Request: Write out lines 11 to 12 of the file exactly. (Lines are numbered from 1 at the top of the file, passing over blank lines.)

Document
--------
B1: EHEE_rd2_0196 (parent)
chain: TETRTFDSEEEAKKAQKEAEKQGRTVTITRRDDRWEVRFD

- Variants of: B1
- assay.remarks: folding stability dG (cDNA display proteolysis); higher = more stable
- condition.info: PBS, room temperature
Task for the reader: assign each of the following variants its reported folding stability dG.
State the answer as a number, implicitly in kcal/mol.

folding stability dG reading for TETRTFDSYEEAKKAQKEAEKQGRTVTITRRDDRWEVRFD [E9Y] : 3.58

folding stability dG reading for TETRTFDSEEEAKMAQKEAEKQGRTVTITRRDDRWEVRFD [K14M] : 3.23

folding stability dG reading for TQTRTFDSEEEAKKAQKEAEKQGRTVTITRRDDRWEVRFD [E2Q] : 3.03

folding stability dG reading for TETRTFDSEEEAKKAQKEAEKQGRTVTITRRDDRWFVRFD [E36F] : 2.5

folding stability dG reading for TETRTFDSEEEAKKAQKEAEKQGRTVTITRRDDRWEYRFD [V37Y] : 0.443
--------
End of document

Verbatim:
folding stability dG reading for TETRTFDSEEEAKKAQKEAEKQGRTVTITRRDDRWFVRFD [E36F] : 2.5

folding stability dG reading for TETRTFDSEEEAKKAQKEAEKQGRTVTITRRDDRWEYRFD [V37Y] : 0.443